2) I also can't figure on how to play just 4 notes on different strings, as I find left hand muting very challenging. So I tend to pluck the strings fingerstyle without a pick, but that's not the right way to do it I guess.

3) Even I took on the task of learning chords, then there is the next challenge of a large number of possible chord progressions. And having fakebooks with 1000 or more titles is not exactly helping this either.

So can you tell I feel overwhelmed by the prospect of jazz. I may give it some more tries nevertheless. And I play an Ovation Adamas which although not Archtop might be suited for the task I hope.

Last edited by merlin666; 07-17-2017 at 05:19 PM.
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  #58  
Old 07-18-2017, 01:27 PM
MC5C MC5C is offline
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An awful lot of jazz players use a pick, but hybrid with pick and fingers for comping or "popping" chords. I use pick and three fingers for chords. Rarely do jazz players strum the chords in chord melody, but strumming with a pick is very common in rhythm comping work. Don't worry so much about damping the strings you don't need, just finger the chord and let nature take it's course. If you are rhythm comping, just play a few notes of the chord, don't worry about getting every note in. Freddie Green played a lot of one (!) and two note chords. If you are chord melody, try focusing on the melody note and just add one or two other notes that sound nice. They don't have to be a formal "that's a chord out of a book" chord, they just have to sound nice and imply the harmony. A melody note, a root and a third almost always sounds nice. You have your harmonic base, your major or minor, and your melody note. I play one tune where the melody is a flat 9 of the root, so I can play the root, a minor third and the flat nine, and I have the key elements of the m7b9 chord that is the actual chord for that beat.

You can leave out a lot of the notes in a chord, including the root if the root is implied by the harmony. For example, in a II/V/I, you can leave out the root of the V chord, which is a dominant chord, and play something like a 7/9/13 chord thusly: for G 7/9/13, play F on 4th string, B on 3rd string, E on 2nd string and A on 1st string. You have the 7th, 3rd, 13th and 9th. It's a great chord, very easy to play. If you are playing with a pick and don't want to use your fingers as well, try playing four note chords just using the DGBE strings and don't use the EA strings at all. Or the same thing just using the middle four strings and never playing the E strings. Very interesting to try, opens up new ideas.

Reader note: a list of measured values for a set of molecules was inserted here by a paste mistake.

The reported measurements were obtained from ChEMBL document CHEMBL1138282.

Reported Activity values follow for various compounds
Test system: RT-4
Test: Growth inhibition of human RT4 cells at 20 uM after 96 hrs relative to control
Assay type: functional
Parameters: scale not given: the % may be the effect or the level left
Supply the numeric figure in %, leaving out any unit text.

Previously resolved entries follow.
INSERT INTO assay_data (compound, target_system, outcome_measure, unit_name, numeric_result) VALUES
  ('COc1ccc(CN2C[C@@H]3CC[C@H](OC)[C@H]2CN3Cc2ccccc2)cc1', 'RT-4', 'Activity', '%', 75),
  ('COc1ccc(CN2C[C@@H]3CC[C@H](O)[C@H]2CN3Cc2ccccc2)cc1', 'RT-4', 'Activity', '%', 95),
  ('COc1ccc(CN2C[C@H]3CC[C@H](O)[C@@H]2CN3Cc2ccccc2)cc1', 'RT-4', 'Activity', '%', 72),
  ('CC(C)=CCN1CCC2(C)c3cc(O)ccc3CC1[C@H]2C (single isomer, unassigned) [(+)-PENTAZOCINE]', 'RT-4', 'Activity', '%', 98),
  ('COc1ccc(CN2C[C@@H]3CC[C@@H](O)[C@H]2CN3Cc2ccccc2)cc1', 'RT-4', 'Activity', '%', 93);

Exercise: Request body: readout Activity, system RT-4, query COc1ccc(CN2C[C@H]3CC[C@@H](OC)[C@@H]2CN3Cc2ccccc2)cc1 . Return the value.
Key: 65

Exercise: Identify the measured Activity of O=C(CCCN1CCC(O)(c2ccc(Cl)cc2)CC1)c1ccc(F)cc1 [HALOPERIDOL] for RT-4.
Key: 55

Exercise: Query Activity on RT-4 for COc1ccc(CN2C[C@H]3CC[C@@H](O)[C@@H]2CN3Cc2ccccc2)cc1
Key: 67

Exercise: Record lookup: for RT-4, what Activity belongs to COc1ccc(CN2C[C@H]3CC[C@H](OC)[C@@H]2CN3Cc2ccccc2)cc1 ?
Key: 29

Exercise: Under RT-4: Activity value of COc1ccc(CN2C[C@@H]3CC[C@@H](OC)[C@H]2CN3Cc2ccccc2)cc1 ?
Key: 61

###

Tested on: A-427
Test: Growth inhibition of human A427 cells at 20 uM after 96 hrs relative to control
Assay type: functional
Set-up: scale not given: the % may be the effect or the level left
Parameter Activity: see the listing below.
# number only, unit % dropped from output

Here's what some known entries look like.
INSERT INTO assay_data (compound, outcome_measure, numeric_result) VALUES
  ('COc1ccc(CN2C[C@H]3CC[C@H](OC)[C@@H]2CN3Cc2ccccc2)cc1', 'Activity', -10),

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Brian Evans
1935 Dobro model 25 resonator
1943 Paramount (made by Kay) mandolin
1946 Epiphone Zephyr electric archtop
1957 Hofner Senator archtop
1962 Gibson Melody Maker electric
1963 National Dynamic lap steel
1996 Landola jumbo
1998 Godin Artisan TC electric
2003 Epiphone SG electric
2010 GoldTone PBR-CA resonator
2015 Evans electric archtop
2016 Evans archtop
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  #59  
Old 07-18-2017, 02:29 PM
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min7b5 min7b5 is offline
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I still need to read through this thread But I thought I'd quickly chime in by saying that I mostly learned jazz by buying the Real Book in middle school (back when they were illegal and you had to know a guy) and sitting on my bed with it and a chord book and learned the changes and melodies to dozens of tunes. I firmly believe if one mostly just focuses on tunes the rest will more or less fall into place. Starting by learning mainly mode patterns, arpeggio shapes, esoteric rules, getting flat wounds and a fedora... is taking the long way around.

I always tell my students to pretend they have a jazz gig coming up. What would the set list look like? Write it down (for real, on paper) and start working on it. Learn to play the chords in different areas for each tune, learn the melodies in two or three octaves, make up a cool intro and ending...maybe play along with a swing drum loop... If someone did that stuff every day for a few months, things like taking solo or coming up with a chord melody version would almost happen on their own. Then, later, if you toss in little bit of advanced theory, some patterns, etc, it'll explode.
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  #60  
Old 08-02-2017, 11:05 AM
Brent Hahn Brent Hahn is offline
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I got my start in my high school stage band -- big book full of old-school charts with lots of crazy altered chords and Freddy Green comping. I was totally lost.

I finally went and talked to my neighbor Mr. Hansman, who played in a lounge trio at The Supper Club across town. He said, "Keep your right hand going no matter what. You're a percussion instrument. And those chords are taken from the piano chart. Don't sweat it. Just find two or three notes in each chord change that are convenient to play and aren't wrong."